Tag: SAP

Infosys Appoints Dr. Vishal Sikka as CEO, Making a Brilliant Pilot a Swimming Coach | Sherpas in Blue Shirts

In a landmark move with far-reaching implications, Infosys appointed ex-SAP CTO Dr. Vishal Sikka as its new CEO and managing director, making him the first non-founder at the helm in the firm’s 33-year history. Accompanying this change, the founders are getting out of the new chief’s way. Current CEO and co-founder SD Shibulal will leave by end of July, while NR Narayana Murthy will vacate his role as executive chairman on 14 June, continuing in a non-executive board role until 10 October to ensure a smooth transition.

The fact that Infosys engaged an executive recruiter to look for a successor reflects a dramatic shift in ethos for the firm. It represents the strategic decision to bust up a certain inward-looking culture that has come to represent Infosys. That Infosys reacted to market and customer expectations by bringing in an external technology visionary bodes well for the critical imperative to change to a customer-centric culture, rather than firm-centric. 

What Works 

The Gujarat-born Dr. Sikka holds a Ph.D. in artificial intelligence. He spearheaded the development and marketing of HANA, SAP’s flagship analytics product. His experience in these areas could give Infosys a sizable edge as service providers look to establish credentials in next-generation technology avenues such as big data, analytics, cloud, robotics, and artificial intelligence.

He seems to have been given a wide mandate, per the large-scale changes in senior management that are accompanying his appointment. This will allow him to exercise a free hand as he attempts to reshape the beleaguered company. Infosys’ long-standing strategic imperative to let the founders control the firm has been widely criticized.

He joins a long list of industry outsiders taking charge of IT majors. Louis Gerstner was unanimously credited with turning around IBM’s fortunes when he took over in 1993, after previously leading RJR Nabisco and American Express. Closer to the Indian IT services landscape, Vivek Paul, a GE-alumnus transformed Wipro, fast tracking growth from a US$150 million company in 1999 to over US$1 billion in sales in five years. Last year, Apple announced UK fashion chain Burberry’s CEO as the head of its retail and online business.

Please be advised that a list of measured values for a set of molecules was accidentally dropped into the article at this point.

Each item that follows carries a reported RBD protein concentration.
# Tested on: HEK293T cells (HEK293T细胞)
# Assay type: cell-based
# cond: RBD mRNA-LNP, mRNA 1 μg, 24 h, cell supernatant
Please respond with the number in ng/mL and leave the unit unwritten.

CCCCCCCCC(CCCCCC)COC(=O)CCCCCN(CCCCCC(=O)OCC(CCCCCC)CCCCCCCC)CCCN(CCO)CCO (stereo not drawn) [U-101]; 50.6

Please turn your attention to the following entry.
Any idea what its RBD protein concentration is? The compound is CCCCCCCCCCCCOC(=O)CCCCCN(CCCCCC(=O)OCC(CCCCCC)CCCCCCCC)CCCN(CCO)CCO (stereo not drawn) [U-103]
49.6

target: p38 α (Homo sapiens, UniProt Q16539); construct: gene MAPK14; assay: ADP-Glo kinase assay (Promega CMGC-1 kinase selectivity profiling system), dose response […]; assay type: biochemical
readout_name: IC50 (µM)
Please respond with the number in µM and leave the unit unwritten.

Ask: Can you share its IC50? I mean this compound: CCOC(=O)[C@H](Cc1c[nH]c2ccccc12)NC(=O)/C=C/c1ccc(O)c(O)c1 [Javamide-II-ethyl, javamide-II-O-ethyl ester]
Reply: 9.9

Appointing an outsider tends to bring fresh perspective to inherent legacy issues plaguing companies. Free from the baggage and expectations associated with firm veterans, Dr. Sikka can look to usher new life into Infosys. 

What May Not

Since he comes from primarily a products-driven business, it will be interesting to see how he adapts to the IT services industry, which has inherently different business dynamics and challenges. The focus will be on streamlining project management, client delivery, and sales efforts. Dr. Sikka’s experience in driving sales and marketing at SAP will be a crucial asset in this regard. Being a CTO of a products-based company is an entirely different ball game than leading a global services behemoth, as product-driven businesses rely primarily on the strength of intellectual assets, while services businesses are an amalgamation of resource management, delivery, and expectations handling.

In spite of the large-scale management changes, Dr. Sikka has his work cut out as he navigates disgruntled senior management. How he soothes frayed nerves and reassures them will be essential for stability. A cultural shift he will seek to implement will revolve around Infosys’ limited risk appetite for investments. Infosys needs to invest significantly in boosting its expertise in next-generation solutions through alliances and possibly acquisitions. Although it has made some notable acquisitions such as Lodestone, the firm has generally been fairly risk-averse in exercising its significant cash pile.

The role that NRN Murthy assumes will also determine the efficacy of Dr. Sikka’s roadmap for revival. If Murthy remains strictly in a mentorship role overseeing the transition, without overriding Dr. Sikka’s strategic decisions, the sailing should be smooth. However, if those lines blur, it could create a vicious cycle of conflict, decisions embargo, and execution paralysis.

Another important but often ignored challenge of such senior-level changes is the risk of culture mismatches outweighing the business positives. Echoing Peter Drucker’s “Culture eats strategy for breakfast,” bringing in a rank outsider can have controversial implications. For example, John Sculley joined Apple from PepsiCo, and during his time had long-standing disagreements with Steve Jobs due to divergent management styles and priorities, ultimately resulting in Jobs’ exit in 1985. The entry of a new top-level entrant is not easily accepted by the old guard, leaving open the possibility of wilful sabotage. Dr. Sikka will need to build bridges with senior stakeholders to avoid stepping on toes.